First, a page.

After a run of successful therapeutic antibodies, including a potential blockbuster, Regeneron says it will divorce Sanofi at the end of the year.

“The company’s antibody discovery agreement with Sanofi will end on December 31, 2017, without any extension,” says Regeneron’s half year report. No explanation for the divorce was given, and it wasn’t even mentioned in Sanofi’s half year report.

Originally inked in 2007, the deal has had some notable successes, namely Praluent, Kevzara, and Dupixent, all of which discovered and initially developed under antibody deal. Kevzara (anti-IL-6R) and Dupixent (anti-LR-4R) were both recently approved, for rheumatoid arthritis and atopic dermatitis respectively. Though it’s facing stiff legal opposition from Amgen, Praluent has been delivering promising results in Phase III.

The expiration date of the collaboration was set for 2012, but Sanofi and Regeneron opted to extend it in 2010. Up until that point, Sanofi had been shelling out $100M per year, and after the extension, the amount increased to $160M; Sanofi’s total investment in Regeneron now stands at €10.2B, and the French pharma’s equity interest stands at 22.1%. Despite counting with such a large stake, no buyout has been triggered.

Sanofi Regeneron divorce

As for the assets, Praluent, Kevzara, and Dupixent, as well as REGN3500, will all “continue to be developed, and commercialized as applicable, with Sanofi under the Antibody License and Collaboration Agreement.” For the others, Regeneron plans to retake “the right to develop or continue to develop other product candidates discovered under this agreement independently or with other collaborators.” Poor Sanofi, rebuffed for the third time in the past year: it bungled both the Actelion and Medivation acquisitions, losing out to J&J and Pfizer.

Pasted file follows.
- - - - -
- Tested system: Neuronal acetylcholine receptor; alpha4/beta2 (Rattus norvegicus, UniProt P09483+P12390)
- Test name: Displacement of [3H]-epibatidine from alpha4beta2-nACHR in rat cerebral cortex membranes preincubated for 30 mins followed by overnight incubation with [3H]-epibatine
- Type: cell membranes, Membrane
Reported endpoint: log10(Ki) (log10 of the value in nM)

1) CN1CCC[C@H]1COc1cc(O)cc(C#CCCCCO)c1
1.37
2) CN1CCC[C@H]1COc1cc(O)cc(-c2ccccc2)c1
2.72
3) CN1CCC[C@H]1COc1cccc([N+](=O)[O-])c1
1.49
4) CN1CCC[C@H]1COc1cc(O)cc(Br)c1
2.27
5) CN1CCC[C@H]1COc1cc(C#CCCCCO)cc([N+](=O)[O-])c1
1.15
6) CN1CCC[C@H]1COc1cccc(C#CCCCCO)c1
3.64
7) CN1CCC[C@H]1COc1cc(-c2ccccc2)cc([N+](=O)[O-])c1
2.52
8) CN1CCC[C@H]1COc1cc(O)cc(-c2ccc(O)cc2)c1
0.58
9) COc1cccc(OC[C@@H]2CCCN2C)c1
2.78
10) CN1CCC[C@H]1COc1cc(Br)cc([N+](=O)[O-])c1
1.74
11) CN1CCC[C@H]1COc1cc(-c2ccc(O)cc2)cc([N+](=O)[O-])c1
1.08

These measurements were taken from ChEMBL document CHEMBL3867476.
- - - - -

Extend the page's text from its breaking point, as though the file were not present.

Though 2018 marks the end of the road for its antibody collaboration with Regneron, Sanofi has a separate one in immuno-oncology with its American partner scheduled to continue through 2020. A Regeneron spokesperson told FierceBiotech, “I imagine there will be a mix of ongoing collaborations, new collaborations and independent development depending on the compound (just as we have now),” dodging an explanation for why this one would not be extended. Hopefully the French pharma will seize the opportunity to prove its worth as a partner in this one.


Images via zimmytws, Lightspring / shutterstock.com

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